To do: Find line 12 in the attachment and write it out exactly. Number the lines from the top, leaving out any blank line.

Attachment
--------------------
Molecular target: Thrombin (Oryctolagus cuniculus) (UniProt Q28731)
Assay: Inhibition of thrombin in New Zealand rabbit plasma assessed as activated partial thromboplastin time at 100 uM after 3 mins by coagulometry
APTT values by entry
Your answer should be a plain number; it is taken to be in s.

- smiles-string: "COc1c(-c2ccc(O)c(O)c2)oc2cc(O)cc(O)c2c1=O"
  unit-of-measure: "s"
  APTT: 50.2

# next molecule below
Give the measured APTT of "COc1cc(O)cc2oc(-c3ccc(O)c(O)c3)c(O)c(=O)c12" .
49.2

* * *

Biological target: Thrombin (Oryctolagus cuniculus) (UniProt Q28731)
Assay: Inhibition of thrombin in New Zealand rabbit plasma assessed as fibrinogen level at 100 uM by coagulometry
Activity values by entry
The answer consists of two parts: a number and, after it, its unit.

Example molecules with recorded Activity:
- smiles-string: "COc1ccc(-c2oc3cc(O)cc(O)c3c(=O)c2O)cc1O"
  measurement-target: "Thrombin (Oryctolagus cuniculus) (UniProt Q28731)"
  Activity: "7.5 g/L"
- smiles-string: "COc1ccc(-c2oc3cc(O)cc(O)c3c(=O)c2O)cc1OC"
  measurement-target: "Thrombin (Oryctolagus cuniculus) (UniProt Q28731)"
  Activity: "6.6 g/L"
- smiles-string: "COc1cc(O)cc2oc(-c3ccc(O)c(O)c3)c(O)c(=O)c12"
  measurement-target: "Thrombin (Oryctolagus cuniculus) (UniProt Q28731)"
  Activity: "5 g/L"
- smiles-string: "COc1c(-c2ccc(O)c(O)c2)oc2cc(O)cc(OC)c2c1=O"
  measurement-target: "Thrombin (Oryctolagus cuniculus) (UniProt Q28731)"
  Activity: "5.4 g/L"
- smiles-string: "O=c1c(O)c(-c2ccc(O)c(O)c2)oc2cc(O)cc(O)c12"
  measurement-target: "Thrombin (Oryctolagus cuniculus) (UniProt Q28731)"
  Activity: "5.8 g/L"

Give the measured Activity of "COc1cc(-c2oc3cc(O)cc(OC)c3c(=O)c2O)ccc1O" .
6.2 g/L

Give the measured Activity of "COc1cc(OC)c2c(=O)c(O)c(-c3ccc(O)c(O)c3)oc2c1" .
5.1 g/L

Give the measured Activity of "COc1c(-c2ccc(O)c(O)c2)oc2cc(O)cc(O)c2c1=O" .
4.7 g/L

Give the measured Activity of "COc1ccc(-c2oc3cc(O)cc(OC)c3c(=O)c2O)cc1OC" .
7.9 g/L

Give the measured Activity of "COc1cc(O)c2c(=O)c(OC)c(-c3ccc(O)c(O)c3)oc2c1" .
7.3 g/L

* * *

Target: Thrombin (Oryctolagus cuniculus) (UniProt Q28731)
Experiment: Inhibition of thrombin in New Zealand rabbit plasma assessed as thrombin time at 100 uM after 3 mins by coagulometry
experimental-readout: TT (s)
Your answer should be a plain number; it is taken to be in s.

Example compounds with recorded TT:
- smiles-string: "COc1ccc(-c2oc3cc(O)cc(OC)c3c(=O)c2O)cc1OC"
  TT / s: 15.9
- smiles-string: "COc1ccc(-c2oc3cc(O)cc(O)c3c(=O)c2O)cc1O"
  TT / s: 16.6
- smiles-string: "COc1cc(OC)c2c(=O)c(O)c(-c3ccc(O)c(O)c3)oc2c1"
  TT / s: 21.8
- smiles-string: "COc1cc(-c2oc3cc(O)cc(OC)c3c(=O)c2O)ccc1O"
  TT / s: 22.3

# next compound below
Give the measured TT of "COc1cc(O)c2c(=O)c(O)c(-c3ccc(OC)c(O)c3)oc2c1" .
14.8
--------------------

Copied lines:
Biological target: Thrombin (Oryctolagus cuniculus) (UniProt Q28731)